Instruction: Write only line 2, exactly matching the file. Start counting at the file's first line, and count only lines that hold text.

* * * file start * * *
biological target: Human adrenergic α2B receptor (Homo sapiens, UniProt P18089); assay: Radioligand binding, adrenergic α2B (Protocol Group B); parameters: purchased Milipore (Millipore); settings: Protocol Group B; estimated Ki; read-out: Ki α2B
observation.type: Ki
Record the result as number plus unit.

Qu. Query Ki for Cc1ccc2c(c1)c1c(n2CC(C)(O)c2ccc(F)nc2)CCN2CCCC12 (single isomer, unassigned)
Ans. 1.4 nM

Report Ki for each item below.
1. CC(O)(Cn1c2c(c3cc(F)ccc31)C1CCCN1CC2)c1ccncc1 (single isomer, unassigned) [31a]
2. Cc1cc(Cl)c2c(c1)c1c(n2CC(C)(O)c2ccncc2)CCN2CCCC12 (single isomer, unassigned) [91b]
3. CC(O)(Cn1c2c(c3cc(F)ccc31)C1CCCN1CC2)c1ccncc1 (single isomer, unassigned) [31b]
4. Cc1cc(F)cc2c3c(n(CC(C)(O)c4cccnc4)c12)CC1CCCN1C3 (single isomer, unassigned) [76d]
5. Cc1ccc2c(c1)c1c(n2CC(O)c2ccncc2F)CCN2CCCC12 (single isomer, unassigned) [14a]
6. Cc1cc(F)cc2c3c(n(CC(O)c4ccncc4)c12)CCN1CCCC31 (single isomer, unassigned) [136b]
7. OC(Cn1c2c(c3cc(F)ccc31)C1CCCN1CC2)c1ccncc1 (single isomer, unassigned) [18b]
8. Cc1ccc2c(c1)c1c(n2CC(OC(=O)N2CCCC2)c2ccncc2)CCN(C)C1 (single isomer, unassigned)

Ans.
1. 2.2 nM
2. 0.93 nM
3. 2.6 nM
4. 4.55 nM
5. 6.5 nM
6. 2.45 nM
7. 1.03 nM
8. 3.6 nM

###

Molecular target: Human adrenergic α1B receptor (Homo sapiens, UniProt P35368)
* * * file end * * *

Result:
observation.type: Ki